Conserving water reduces the effects of drought, cuts the cost of energy bills and prolongs our access to clean water – a finite resource. According to the Saving Water Partnership, automatic sprinklers waste “40%-50% of the water used.” We wanted to build a tool that incorporated hardware and software to reduce our environmental impact, so we focused on water use in areas of extreme drought. California is well-known for its droughts, and there is a lot of data and visualization for the situation in California, but through research we found that the state of Oklahoma has been experiencing severe droughts that are less publicized, so that became our focus.
What it does
Sprinkle connects to the sprinklers in a homeowner's lawn and monitors when to sprinkle. It can be managed not only by the city but also by the homeowner, while also weighing data on the local weather and soil moisture. A user can choose their level of water necessity within the city regulations and what hour they would prefer to sprinkle. We have "economy" and "luxury" options depending on how lush they prefer their lawn and how frugal they are economically and environmentally. Hardware: We build a two-nail wired system that determines how moist the soil is. Since water is conductive, a lower current indicates dry soil, then allowing users to sprinkle. The act of sprinkling is demonstrated by an LED light turning on or off. Software: The user interface gives the user and the city the ability to change settings, sprinkle on command, and view the county water-use data. Data: We project the data we receive from the soil moisture detected, frequency of sprinkling, and general "thirst" (based on the two other data sets and the recent weather) of each county and visualize that data on our site. As Oklahoma experiences a drought, our site displays which counties are overwatered and which are in need of a sprinkle. With this information, our system can conserve water by redistributing sprinkles across the state.
How I built it
We used an Arduino for the hardware, with Pyduino and C++ managing the Arduino actions. We edited a template for the UI and another visualization template for the Oklahoma data. We used Flask to integrate our site with the Arduino.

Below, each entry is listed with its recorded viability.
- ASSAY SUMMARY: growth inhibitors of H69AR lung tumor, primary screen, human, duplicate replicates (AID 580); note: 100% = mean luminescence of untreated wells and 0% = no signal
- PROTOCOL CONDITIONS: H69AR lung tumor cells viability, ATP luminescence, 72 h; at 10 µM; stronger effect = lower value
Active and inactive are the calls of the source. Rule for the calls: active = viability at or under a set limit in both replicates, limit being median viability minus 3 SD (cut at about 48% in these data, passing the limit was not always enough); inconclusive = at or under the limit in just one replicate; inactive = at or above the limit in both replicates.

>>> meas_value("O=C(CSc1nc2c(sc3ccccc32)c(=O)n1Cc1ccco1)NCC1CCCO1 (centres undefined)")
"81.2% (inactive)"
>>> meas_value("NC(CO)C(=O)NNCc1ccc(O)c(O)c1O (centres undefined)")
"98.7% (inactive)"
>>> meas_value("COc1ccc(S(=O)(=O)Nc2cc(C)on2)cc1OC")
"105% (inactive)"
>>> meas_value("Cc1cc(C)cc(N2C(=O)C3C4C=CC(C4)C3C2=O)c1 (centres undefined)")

Challenges I ran into
We struggled to find a substitute for the two nails that would make up the soil sensors. At first we attempted to solder resistors together, but we needed something thicker that could resemble a nail. After asking for help from the ProfHacks leaders and volunteers, we were able to obtain a thick copper wire that could serve as our nail. We also had problems getting the Arduino to control a blinking LED light. Through trial and error, we found that taking out the resistor fixed the problem.
Accomplishments that I'm proud of
We were able to control the blinking of an LED light using Python and Arduino. Additionally, we used highcharts to create interactive maps of Oklahoma that display each county’s soil moisture, sprinkle frequency and need for water. We used a soldering iron and wire to create the soil detector.
What I learned
Because we were working with Arduino for the first time, we learned how to connect the Arduino to our laptops and how to send data from our web app to the Arduino device. Although we were unfamiliar with breadboards, Arduinos, and resistors when we began working on sprinkle, we were able to use all of them to make an LED light blink on and off. Additionally, we learned how to solder in order to create our nail wire sensor system.
What's next for Sprinkle
In the future, we hope to have Arduino communicate with the Weather API so that each county’s precipitation levels determine whether or not the sprinkler should go off. Further, we hope to incorporate machine learning so that we can redistribute the excess water to counties that have higher thirst levels.